The above content alone is worth the cost, but Demon House throws in part two of its package, a wave-survival mode, playable alone or with a friend locally. Two arena maps are re-purposed from the single-player art, both of which contain upgrade stations that function exactly as those in the main game, unlocking its goods as you progress. With mini-boss waves and the escalating number of foes, the pace is even more frenetic (and potentially more fun) here. There are additional difficulty settings and options, as you’d expect, and this mode, like the single-player, offers up various challenges and trophies to earn that encourage replays.

The Eradicator— when you absolutely positively have to kill every steampunk-er in the room, accept no substitutes.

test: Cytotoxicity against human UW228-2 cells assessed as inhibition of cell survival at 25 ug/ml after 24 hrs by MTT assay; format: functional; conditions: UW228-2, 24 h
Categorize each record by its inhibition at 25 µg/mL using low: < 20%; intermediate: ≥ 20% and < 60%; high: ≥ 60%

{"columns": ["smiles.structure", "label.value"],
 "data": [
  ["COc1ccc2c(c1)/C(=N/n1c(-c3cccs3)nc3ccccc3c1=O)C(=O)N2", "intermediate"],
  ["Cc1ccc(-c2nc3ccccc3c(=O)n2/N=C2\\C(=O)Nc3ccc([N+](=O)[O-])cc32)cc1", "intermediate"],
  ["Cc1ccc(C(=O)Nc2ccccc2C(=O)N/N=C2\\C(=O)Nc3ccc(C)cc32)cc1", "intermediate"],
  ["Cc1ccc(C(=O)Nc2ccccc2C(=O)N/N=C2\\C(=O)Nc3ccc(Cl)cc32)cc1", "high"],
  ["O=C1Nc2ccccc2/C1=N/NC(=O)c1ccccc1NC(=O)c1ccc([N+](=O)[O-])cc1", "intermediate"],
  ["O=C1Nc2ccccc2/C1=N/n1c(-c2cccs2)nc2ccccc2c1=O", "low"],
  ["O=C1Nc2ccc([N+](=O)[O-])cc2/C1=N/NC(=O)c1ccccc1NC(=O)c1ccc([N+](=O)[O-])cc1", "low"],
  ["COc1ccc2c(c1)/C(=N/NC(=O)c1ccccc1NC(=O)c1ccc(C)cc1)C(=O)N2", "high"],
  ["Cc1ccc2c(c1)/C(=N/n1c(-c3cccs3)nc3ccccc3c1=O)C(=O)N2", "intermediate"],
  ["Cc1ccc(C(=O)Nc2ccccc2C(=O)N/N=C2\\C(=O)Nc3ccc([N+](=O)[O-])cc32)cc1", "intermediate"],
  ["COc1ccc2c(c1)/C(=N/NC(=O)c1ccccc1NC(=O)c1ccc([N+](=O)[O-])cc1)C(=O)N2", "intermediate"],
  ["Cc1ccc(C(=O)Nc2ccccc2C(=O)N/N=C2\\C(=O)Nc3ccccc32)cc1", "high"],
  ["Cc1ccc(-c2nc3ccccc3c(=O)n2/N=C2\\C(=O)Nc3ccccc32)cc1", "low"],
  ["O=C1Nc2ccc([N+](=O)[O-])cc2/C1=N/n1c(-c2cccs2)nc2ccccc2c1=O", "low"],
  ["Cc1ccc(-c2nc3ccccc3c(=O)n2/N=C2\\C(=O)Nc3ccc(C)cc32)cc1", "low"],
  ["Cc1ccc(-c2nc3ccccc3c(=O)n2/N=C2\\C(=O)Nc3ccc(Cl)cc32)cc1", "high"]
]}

In total, the game is a solid experience, though there are some minor quibbles if you set out looking for them, mostly in the initially-stiff controls (you can adapt, or adjust the sensitivity) or archaic design choice (the linearity isn’t a problem, but it is a little regressive to turn a corner and find literal monster closets).

Even with the protracted development time Demon House is a little rough around the edges, though after playing through it, it is immediately (and by far) the best campaign-centric first-person shooter on the indie channel at present, with an equally best-in-class co-op wave shooter as support. All for a solitary dollar. It’s a fantastic addition to anyone’s library that follows the overall upward trend of higher quality FPSes.

REVIEW: Ninja Crash